Tag Archives | maturity date

What is a Bond?

what is a bondWhat is a bondIt is a corporate or government debt instrument. It represents a loan to the company from the investing public. In this case, the company is the borrower and the investor is the lender. Companies issue bonds to raise money for business investments.

What is a Bond?

A bond has a par value, a maturity date, and a coupon rate. The maturity date is the date the company must repay the investor an amount equal to the par value. The par value is the amount the lender will receive at the maturity date. The coupon rate is the interest rate on the bond. A coupon is typically semi-annually. So if the bond has a coupon rate of 8%, the investor will receive two payments per year, each equal to 4% of the bond’s par value.

Rating agencies rate the creditworthiness of bonds. High quality bonds are considered investment grade. Low quality bonds are considered noninvestment grade, or junk bonds.

what is a bond

See Also:
Non-Investment Grade Bonds
Yield to Maturity of a Bond
Zero Coupon Bonds
Sukuk
Baby Bonds

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Zero Coupon Bonds

See Also:
What is a Bond
Non-Investment Grade Bonds
Covenant Definition of a Bond Contract
Yield to Maturity of a Bond
Financial Instruments

Zero Coupon Bonds

Zero coupon bonds are a debt security that does not have periodic interest payments. The bond, issued at a deep discount from par value, compensates for the lack of interest payments. Then they are redeemed at par value at maturity.

Stripped Bond

Banks or dealers create strip bonds, synthetic zero-coupon bonds. Therefore, separate the principal amount (the corpus) from the interest payments (the coupon payments) and sell the two parts separately to investors. Thus, this creates zero-coupon bonds. The investors then receive a lump sum at the maturity date, equal to the value of corpus or the coupon payments, depending on their contract. The contracts are known as STRIPS (Separate Trading of Registered Interest and Principal of Securities).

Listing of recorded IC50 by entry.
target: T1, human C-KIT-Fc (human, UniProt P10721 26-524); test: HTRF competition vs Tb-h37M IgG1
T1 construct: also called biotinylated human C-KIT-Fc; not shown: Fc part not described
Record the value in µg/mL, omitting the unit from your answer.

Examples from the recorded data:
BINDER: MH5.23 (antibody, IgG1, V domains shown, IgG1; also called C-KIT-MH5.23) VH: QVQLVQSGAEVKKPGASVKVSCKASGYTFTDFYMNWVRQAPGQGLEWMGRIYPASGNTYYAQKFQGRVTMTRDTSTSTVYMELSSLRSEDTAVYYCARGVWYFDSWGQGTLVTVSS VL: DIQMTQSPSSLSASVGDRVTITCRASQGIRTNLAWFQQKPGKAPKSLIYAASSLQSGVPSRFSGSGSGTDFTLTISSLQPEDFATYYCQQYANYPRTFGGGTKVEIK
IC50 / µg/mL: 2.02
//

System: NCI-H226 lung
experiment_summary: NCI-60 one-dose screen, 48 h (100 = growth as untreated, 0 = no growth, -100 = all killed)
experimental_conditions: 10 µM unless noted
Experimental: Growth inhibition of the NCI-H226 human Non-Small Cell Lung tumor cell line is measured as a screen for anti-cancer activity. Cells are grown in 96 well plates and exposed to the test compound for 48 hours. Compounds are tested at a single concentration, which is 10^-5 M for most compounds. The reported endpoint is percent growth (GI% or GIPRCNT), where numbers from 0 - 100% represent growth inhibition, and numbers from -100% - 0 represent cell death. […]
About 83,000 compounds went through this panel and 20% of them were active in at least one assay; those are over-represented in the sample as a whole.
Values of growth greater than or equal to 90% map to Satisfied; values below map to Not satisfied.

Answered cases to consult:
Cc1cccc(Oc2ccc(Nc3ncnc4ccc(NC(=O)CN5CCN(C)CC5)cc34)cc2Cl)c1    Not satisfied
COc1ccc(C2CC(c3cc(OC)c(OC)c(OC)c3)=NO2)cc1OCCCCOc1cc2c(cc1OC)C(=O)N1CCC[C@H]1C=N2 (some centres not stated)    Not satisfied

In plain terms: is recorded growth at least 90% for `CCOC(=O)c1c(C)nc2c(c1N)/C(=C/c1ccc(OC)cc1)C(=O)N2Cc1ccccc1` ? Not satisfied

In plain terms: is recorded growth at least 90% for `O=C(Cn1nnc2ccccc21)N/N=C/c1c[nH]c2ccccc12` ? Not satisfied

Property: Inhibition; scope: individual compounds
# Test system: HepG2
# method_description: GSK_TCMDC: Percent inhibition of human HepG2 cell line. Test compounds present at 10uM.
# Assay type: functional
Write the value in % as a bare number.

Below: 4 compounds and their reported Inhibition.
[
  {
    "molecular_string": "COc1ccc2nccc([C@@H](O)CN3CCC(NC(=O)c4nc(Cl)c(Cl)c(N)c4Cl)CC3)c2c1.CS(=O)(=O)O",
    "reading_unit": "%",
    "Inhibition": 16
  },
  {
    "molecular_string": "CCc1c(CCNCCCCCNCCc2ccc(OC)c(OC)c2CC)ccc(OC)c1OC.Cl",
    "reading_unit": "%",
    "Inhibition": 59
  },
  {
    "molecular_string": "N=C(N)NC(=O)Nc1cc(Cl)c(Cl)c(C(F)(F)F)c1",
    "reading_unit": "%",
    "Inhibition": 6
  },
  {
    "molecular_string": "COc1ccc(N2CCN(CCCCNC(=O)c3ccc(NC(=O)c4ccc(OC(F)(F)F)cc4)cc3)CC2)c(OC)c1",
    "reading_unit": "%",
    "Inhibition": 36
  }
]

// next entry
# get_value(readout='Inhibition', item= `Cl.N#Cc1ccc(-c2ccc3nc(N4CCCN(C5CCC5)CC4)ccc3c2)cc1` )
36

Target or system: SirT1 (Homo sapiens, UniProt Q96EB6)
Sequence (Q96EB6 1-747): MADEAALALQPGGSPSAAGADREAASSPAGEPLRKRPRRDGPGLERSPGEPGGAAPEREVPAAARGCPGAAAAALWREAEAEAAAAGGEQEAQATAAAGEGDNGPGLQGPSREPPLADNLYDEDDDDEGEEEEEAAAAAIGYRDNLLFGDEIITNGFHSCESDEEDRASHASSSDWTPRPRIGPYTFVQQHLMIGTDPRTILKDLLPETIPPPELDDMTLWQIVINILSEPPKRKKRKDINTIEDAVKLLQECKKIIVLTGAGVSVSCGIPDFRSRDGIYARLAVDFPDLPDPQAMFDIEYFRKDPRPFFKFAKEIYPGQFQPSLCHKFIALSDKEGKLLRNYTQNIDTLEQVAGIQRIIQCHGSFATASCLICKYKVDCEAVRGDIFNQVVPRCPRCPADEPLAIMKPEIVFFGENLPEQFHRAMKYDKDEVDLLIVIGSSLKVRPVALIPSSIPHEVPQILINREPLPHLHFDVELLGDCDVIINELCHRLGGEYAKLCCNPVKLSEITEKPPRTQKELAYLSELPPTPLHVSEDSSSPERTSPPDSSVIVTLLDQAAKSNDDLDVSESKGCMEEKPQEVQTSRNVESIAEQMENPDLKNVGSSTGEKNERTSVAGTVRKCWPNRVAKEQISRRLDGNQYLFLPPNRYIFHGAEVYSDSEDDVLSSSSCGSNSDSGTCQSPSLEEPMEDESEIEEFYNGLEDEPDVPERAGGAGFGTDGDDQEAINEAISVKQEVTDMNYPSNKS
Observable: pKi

Imputed Interest

According to the IRS, the holder of a zero-coupon bond owes income tax on the bond’s imputed interest. Imputed interest refers to the implied periodic interest payments that the bondholder does not actually receive until maturity. Imputed interest on zero-coupon bonds issued by municipalities is tax exempt.

zero coupon bonds

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Yield to Maturity of a Bond

See Also:
What is a Bond
Non-Investment Grade Bonds
Covenant Definition of a Bond Contract
Zero Coupon Bonds
Financial Instruments

Yield to Maturity Concept

The yield to maturity (YTM) of a bond represents the annual rate of return for the full life of the bond. The YTM assumes the investor will hold the bond to maturity, and that all interest payments will (hypothetically) be reinvested at the YTM rate.

For example, a bond with a maturity of 10 years and a YTM of 5% implies that buying this bond and holding it for the full ten years would give the investor an annual return of 5% on the invested capital.

Given the bond’s price, par value, maturity date, coupon rate and coupon payment schedule, the YTM represents the time value of money – incorporating the aforementioned variables – that sets the bond price equal to the present value of the future payments of the bond, including coupon payments and principal redemption. The YTM is equal to the bond’s discount rate and internal rate of return.

Define Yield to Maturity

Yield to maturity is the implied annual rate of return on a long-term interest-bearing investment, such as a bond, if the investment is held to maturity and all interest payments are reinvested at the YTM rate.

Current Yield Calculation

The current yield of a bond differs from the yield to maturity. The current yield of a bond represents the implied return on the bond for one year, given the coupon payments and the current market price. For example, if an investor buys a bond for $95 with an annual coupon payment of $5, the current yield for that bond would be 5.26% (.0526 = 5/95). The current yield formula is: